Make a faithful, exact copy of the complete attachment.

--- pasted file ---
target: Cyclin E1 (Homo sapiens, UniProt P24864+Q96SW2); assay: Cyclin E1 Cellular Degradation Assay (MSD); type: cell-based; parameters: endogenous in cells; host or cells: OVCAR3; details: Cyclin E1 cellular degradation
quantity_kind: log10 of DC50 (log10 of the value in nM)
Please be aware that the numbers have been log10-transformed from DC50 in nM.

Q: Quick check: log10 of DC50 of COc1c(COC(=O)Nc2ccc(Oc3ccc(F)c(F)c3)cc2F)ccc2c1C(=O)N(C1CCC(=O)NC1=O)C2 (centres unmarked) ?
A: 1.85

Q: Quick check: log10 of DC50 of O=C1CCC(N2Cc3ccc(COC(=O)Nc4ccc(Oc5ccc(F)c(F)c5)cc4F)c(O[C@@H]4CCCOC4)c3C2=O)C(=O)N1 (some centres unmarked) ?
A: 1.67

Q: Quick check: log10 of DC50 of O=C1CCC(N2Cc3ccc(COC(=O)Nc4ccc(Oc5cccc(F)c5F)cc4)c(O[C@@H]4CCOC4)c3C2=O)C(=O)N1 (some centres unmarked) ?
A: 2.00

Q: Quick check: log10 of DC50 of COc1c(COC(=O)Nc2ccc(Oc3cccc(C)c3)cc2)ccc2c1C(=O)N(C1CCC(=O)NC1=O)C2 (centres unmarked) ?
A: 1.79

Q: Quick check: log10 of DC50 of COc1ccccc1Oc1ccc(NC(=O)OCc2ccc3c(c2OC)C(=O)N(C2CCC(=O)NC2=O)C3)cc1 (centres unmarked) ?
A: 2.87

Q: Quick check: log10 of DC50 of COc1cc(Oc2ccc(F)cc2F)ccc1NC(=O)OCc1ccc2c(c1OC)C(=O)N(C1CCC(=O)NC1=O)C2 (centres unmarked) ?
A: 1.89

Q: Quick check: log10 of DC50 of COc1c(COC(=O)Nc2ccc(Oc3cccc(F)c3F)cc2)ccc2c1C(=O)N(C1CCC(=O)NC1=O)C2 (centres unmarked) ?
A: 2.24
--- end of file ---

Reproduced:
target: Cyclin E1 (Homo sapiens, UniProt P24864+Q96SW2); assay: Cyclin E1 Cellular Degradation Assay (MSD); type: cell-based; parameters: endogenous in cells; host or cells: OVCAR3; details: Cyclin E1 cellular degradation
quantity_kind: log10 of DC50 (log10 of the value in nM)
Please be aware that the numbers have been log10-transformed from DC50 in nM.

Q: Quick check: log10 of DC50 of COc1c(COC(=O)Nc2ccc(Oc3ccc(F)c(F)c3)cc2F)ccc2c1C(=O)N(C1CCC(=O)NC1=O)C2 (centres unmarked) ?
A: 1.85

Q: Quick check: log10 of DC50 of O=C1CCC(N2Cc3ccc(COC(=O)Nc4ccc(Oc5ccc(F)c(F)c5)cc4F)c(O[C@@H]4CCCOC4)c3C2=O)C(=O)N1 (some centres unmarked) ?
A: 1.67

Q: Quick check: log10 of DC50 of O=C1CCC(N2Cc3ccc(COC(=O)Nc4ccc(Oc5cccc(F)c5F)cc4)c(O[C@@H]4CCOC4)c3C2=O)C(=O)N1 (some centres unmarked) ?
A: 2.00

Q: Quick check: log10 of DC50 of COc1c(COC(=O)Nc2ccc(Oc3cccc(C)c3)cc2)ccc2c1C(=O)N(C1CCC(=O)NC1=O)C2 (centres unmarked) ?
A: 1.79

Q: Quick check: log10 of DC50 of COc1ccccc1Oc1ccc(NC(=O)OCc2ccc3c(c2OC)C(=O)N(C2CCC(=O)NC2=O)C3)cc1 (centres unmarked) ?
A: 2.87

Q: Quick check: log10 of DC50 of COc1cc(Oc2ccc(F)cc2F)ccc1NC(=O)OCc1ccc2c(c1OC)C(=O)N(C1CCC(=O)NC1=O)C2 (centres unmarked) ?
A: 1.89

Q: Quick check: log10 of DC50 of COc1c(COC(=O)Nc2ccc(Oc3cccc(F)c3F)cc2)ccc2c1C(=O)N(C1CCC(=O)NC1=O)C2 (centres unmarked) ?
A: 2.24